By Julie Watts

SACRAMENTO (CBS13) — Over the past few months, antibody tests flooded the market promising to answer the nagging question: could you be immune and protected from COVID-19?

By now, you’ve likely heard some of those tests can be inaccurate, so is it still worth getting one?

After getting sick in mid-March, investigative producer Michele Youngerman from CBS Chicago decided to get not one, but three COVID-19 antibody tests to see if she actually had the virus, and put the tests to the test.

Of the 250 antibody tests on the market, a little over 20 had been given temporary approval by the FDA. Michelle tested three of them and got three different results two months after she was sick.

The first was a blood test that came back positive for antibodies from an older COVID-19 infection. She then tried a rapid finger prick test which came back positive for antibodies from a recent infection. A second blood test was negative for all antibodies.

So, did she have COVID-19?

Infectious disease expert Dr. Phillip Norris says, while there are certainly concerns about test accuracy, even accurate tests may not accurately predict if you actually had coronavirus or if you may now be immune.

“So it’s possible she had weak antibodies or a false-positive test,” Dr. Norris said. “We’re finding in people with mild infection, they develop lower-level antibodies, and those antibodies fade.”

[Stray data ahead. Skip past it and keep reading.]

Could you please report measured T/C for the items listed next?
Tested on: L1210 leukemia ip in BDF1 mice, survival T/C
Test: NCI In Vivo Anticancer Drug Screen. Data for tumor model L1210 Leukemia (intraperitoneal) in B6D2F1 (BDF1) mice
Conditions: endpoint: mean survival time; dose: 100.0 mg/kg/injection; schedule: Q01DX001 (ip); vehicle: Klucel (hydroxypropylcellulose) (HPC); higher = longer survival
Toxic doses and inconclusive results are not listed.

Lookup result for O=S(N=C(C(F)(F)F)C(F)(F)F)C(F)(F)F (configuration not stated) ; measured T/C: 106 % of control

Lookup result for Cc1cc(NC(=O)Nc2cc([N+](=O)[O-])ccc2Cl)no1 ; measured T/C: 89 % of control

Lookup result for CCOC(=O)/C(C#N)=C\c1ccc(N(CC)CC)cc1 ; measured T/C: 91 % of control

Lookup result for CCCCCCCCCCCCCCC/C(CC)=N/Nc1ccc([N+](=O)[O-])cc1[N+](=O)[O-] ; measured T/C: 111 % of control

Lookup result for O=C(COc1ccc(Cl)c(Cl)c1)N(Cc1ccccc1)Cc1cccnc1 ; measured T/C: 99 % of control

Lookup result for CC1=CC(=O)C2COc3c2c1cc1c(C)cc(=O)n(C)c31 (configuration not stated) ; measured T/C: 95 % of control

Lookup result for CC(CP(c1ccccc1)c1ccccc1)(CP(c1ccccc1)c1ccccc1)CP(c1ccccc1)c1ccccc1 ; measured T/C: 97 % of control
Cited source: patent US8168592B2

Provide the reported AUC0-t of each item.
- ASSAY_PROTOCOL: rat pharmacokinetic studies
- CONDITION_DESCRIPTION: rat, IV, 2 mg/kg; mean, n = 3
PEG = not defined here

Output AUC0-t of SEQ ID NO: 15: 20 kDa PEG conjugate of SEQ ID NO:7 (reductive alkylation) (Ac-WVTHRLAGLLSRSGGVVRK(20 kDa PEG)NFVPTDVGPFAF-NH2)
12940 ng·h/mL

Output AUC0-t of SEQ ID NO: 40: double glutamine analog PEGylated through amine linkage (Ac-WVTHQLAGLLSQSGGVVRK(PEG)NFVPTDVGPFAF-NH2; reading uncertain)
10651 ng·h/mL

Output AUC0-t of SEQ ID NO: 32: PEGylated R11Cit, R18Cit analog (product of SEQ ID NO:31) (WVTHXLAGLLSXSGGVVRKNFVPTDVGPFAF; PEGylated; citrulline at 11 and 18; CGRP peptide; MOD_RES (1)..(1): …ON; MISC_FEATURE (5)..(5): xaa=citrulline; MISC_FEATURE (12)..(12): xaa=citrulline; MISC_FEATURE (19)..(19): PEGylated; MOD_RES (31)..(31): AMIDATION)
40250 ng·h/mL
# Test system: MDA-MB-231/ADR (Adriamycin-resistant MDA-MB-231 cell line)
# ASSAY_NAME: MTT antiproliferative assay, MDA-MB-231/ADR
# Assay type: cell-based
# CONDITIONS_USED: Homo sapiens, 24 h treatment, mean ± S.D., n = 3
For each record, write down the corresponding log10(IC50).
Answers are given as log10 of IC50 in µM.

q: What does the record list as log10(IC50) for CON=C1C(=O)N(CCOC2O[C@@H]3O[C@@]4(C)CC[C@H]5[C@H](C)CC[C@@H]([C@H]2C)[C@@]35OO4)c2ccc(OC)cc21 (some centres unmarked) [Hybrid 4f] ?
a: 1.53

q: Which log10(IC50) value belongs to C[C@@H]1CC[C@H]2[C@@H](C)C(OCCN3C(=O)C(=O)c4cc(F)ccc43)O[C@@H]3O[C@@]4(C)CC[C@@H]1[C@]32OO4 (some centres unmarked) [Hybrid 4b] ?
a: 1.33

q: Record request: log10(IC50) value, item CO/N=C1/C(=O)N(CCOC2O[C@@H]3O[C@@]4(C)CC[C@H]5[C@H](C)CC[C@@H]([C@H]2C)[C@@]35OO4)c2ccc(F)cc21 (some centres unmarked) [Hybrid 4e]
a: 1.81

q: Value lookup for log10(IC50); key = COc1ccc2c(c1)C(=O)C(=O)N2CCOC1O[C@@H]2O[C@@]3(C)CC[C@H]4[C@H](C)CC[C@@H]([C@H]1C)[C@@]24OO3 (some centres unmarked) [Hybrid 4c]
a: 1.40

He points to a study out of China that suggests they may fade by 70% over the first few months.

“Does that mean that if you have low-level antibodies that you wouldn’t necessarily be protected from getting COVID again?” we asked Dr. Norris.

“Well, that’s certainly what we suspect,” Norris said.

He says that’s an active area of research, but what they do know is that coronaviruses, in general, don’t induce great antibody responses.

“So we would be surprised if someone were protected for more than a year or two. And in most cases, we think the protection may only last a few months,” Norris said.

He says the hope right now is that even with weak antibodies, a second COVID-19 infection would be milder than the first, and the same is true for a vaccine.

“A vaccine may not protect from infection but may protect from severe disease,” he said.

In the meantime, it’s important to know that even a positive antibody test might not actually be positive. At least 46 antibody tests were pulled from the market in just three months.

So is it worth getting a test? Dr. Norris says, sure, if it’s just about the curiosity factor. However he stressed that the results should not change your behavior. Masks and social distance are crucial to help prevent the spread of the disease because even if you test positive for antibodies today, you might test negative a month from now.

Julie Watts

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